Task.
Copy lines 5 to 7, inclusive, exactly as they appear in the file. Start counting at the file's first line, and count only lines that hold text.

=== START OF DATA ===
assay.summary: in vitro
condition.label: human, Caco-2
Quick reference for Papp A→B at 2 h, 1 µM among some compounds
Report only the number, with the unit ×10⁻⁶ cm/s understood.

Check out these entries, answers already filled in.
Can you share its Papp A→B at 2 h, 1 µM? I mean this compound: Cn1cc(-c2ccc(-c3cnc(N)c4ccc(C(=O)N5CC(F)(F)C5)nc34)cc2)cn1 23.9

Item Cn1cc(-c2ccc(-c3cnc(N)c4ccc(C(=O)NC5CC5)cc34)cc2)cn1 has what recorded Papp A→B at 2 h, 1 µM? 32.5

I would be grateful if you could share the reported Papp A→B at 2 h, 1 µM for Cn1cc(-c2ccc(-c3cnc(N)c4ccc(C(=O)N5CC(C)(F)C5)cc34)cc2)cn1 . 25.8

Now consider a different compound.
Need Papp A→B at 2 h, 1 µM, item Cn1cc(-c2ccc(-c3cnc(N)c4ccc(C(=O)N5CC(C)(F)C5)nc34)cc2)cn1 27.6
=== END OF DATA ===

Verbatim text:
Check out these entries, answers already filled in.
Can you share its Papp A→B at 2 h, 1 µM? I mean this compound: Cn1cc(-c2ccc(-c3cnc(N)c4ccc(C(=O)N5CC(F)(F)C5)nc34)cc2)cn1 23.9

Item Cn1cc(-c2ccc(-c3cnc(N)c4ccc(C(=O)NC5CC5)cc34)cc2)cn1 has what recorded Papp A→B at 2 h, 1 µM? 32.5